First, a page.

This has impacted how pharmacists and pharmacy assistants need to manage engagements with their patients around these products. The MHRA, in partnership with The Royal Pharmaceutical Society, created new guidance post, a national safety review in 2020 after BEAT – the eating disorder charity – raised awareness that laxatives were playing a role in the lives of people with eating disorders and their findings have elicited the change.

With that in mind, and in order to protect vulnerable members of society, the recommended regulation change was that on-shelf products should carry a maximum of 20 tablets only, customers asking for access to more should be given dietary and lifestyle advice in the first instance, and that larger packs of 60 and 100 would be held behind the counter or provided as part of a medical prescription.

While there isn’t a specific task force visiting every pharmacy to ensure the guidelines are being followed, spot checks have taken place. Therefore, it’s important that pharmacies do review the regulatory advice and not only protect their business and colleagues, but importantly those community members that may not be taking laxatives for their intended purposes.

This reclassification of pack size, in addition to accompanying patient information leaflets clearly stating that, if a problem persists, to see a GP are now accompanied on pack with a clear warning that the product is only available to over 18s.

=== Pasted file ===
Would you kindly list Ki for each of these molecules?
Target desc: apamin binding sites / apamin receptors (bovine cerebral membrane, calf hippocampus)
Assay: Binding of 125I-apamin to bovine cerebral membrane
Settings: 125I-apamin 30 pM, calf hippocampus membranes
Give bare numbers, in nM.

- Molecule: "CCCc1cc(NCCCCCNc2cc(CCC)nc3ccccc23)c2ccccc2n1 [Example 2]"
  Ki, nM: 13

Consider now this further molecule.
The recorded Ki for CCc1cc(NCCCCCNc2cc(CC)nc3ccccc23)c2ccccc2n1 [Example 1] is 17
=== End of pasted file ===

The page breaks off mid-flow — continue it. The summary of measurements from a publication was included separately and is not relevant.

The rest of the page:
Still available but moved to a ‘P’ classification and away from shelf, 60s and 100s now involve a health check with an HCP who can dispense the product. This has taken some time for not only pharmacy staff to get used to, but also patients, who have been used to buying larger pack sizes without a consultation.

This is an opportunity to re-educate particularly older patients who may need a
clearer understanding of the reclassification and what it means to them. A duty of care to patients is tantamount, bearing in mind laxative products are now only available to over 18s and this will bring about a change of dynamic with regards to laxative products within the pharmacy.

Ultimately, constipation is a difficult conversation for many people to have and the move towards more of a consultation when dispensing the larger packs might prove uncomfortable for many, especially older patients.